Judge tosses charges against Niskayuna man in Penn State case

Braxton Becker is seen in Bellefonte Pennsylvania, last year, when he appeared at a preliminary hearing. (Philly.com)Braxton Becker is seen in Bellefonte Pennsylvania, last year, when he appeared at a preliminary hearing. (Philly.com)

NISKAYUNA — A Niskayuna man accused of deleting crucial surveillance video following the death of a Penn State fraternity pledge saw all charges against him dismissed on Monday.

Braxton Becker had faced three misdemeanor counts tampering, obstructing and hindering, accused of secretly deleting a set of recordings from the night Timothy Piazza suffered fatal injuries from an alcohol-induced fall last year.

As part of a larger ruling that also touched on other defendants accused of contributing to Piazza’s death, the judge tossed all three counts against Becker on Monday. The judge also tossed the most serious counts against the other defendants, according to the ruling.

Becker never faced hazing or other charges related to Piazza’s death.

The judge’s ruling came after a three-day hearing last week to determine whether prosecutors had enough evidence to take the charges to trial.

In Becker’s case, the judge found prosecutors did not present enough evidence to support the charges.

Prosecutors from the Pennsylvania Attorney General’s office last week presented photos taken by investigators that showed Becker in front of the surveillance camera system console at the Beta Theta Phi house, his finger on the remote, according to an account from PennLive.com. Prosecutors argued the photo was taken at the same time the FBI said the video was deleted. Investigators later recovered the video.

The investigator was at the house Feb. 6, 2017, to get Becker’s help to download the video — two days after Piazza’s death. The FBI determined someone intentionally deleted the video at 10:38 a.m. that day. The investigators took the photos of Becker at the exact minute he was helping the investigators, according to PennLive’s account.

Becker’s attorney Karen Muir countered that technical problems were the source of any missing or deleted video, and a technician had been at the house a month earlier, PennLive wrote.

“Can you tell if Braxton Becker is deleting video in this photo?” Muir asked the investigator, according to PennLive.

“No,” the investigator responded.

Muir could not be reached Monday afternoon for comment on the judge’s ruling.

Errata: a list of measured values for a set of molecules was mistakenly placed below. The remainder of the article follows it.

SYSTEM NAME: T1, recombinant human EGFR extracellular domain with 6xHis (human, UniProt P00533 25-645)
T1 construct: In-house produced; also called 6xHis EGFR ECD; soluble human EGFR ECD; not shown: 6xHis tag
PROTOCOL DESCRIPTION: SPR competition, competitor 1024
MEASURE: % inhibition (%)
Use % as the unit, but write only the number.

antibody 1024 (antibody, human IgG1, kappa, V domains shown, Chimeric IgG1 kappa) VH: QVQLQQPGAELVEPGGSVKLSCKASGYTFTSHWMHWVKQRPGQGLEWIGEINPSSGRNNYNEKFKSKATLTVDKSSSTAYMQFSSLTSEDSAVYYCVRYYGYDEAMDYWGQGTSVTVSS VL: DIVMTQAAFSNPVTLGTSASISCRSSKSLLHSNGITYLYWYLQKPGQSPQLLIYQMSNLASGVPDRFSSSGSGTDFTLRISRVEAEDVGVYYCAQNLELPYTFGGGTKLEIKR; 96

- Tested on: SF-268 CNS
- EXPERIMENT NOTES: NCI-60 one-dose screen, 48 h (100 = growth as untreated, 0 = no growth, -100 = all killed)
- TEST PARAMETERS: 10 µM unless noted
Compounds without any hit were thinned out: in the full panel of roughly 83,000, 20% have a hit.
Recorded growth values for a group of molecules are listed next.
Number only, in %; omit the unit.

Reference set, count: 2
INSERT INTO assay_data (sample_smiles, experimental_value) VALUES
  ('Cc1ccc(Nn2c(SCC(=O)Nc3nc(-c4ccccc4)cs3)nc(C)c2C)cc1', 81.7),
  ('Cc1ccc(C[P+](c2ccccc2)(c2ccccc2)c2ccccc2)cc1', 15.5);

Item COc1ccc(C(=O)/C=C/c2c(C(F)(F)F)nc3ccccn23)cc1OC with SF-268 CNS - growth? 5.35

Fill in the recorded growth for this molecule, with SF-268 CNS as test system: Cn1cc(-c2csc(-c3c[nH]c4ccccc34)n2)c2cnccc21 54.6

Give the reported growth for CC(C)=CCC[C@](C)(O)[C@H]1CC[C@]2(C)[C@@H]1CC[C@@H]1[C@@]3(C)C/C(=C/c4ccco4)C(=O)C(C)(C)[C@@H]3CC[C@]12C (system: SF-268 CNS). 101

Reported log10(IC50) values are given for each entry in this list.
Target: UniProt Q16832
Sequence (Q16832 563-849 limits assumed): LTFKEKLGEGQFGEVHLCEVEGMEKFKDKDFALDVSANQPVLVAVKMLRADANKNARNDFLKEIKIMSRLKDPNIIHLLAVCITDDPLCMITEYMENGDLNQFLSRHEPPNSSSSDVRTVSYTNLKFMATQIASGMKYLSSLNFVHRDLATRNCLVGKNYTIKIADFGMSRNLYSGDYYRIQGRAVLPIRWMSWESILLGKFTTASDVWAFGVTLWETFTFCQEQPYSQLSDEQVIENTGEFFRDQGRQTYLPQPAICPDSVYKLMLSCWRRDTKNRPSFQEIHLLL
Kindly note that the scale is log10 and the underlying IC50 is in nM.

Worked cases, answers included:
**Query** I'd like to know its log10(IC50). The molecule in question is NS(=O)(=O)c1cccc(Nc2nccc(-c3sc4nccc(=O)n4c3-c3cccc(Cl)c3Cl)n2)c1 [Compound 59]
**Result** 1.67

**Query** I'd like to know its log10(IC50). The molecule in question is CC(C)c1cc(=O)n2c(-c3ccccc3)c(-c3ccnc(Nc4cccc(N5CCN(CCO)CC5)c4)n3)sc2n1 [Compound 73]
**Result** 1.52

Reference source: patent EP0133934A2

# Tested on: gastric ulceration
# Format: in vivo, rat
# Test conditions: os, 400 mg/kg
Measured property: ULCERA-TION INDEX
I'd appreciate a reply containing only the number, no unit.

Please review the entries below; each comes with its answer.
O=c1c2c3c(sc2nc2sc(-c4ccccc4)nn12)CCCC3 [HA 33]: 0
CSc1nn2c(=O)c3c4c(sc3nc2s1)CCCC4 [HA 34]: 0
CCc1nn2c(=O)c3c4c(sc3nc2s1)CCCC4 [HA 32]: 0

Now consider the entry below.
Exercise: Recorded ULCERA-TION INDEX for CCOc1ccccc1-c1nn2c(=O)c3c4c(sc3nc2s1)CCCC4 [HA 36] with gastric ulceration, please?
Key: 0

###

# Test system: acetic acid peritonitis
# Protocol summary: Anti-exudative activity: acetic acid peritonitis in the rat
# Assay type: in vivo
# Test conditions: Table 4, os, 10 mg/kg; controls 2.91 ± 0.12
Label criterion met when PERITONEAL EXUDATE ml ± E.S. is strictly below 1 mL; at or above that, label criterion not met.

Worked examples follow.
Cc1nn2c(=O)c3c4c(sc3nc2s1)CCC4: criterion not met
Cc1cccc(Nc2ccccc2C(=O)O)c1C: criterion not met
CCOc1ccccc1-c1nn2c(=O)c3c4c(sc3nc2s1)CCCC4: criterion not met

Prosecutors filed the now-dismissed charges against Becker in November, along with charges against 16 other fraternity members. Becker was a member of the fraternity and was the house manager.

In their charging affidavit, prosecutors included text messages — sent after Piazza’s death — between Becker and other fraternity members related to the surveillance video. Becker received a text message from another fraternity member that suggested erasing the videos, the affidavit states.

“Erasing the cameras could be the look as long as no one found out,” the fellow member messaged the 2014 Niskayuna High grad Becker, according to the account.

Becker responded, “I think the exact same thing… The guy told me to check them in like a few days to make sure they were recording. I could say I checked and they weren’t and just turned them on … I want to talk to Brendan”.

The investigator reported that Becker told him the four surveillance cameras weren’t working, “and the people installing them were in the process of fixing them,” according to that account.

Before heading to Penn State, Becker won a $5,000 leadership scholarship from the Schenectady Foundation. That award was announced in August 2014.

A Pennsylvania Attorney General statement issued in response to the ruling Monday did not address Becker’s case specifically, but instead addressed the ruling in its entirety.

“The Office of Attorney General is committed to seeking justice for Timothy Piazza and his family and holding responsible individuals accountable for their actions, consistent with the law and the evidence in this case,” Attorney General Josh Shapiro said in the statement. “We are in the process of reviewing the judge’s decision to determine next steps, and are pleased that 11 more defendants we charged will be headed to trial.”

Monday’s dismissal marks the second time charges against Becker have been tossed in the hazing death case.

In September, another judge tossed an evidence tampering count that accused Becker of directing people “to destroy social media/forensic phone evidence,” according to court documents.

Becker still faces marijuana charges that pre-date Piazza’s death. Specifically, he is accused of selling large amounts of marijuana. The investigation into those sales began in November 2016, nearly three months before Piazza’s death.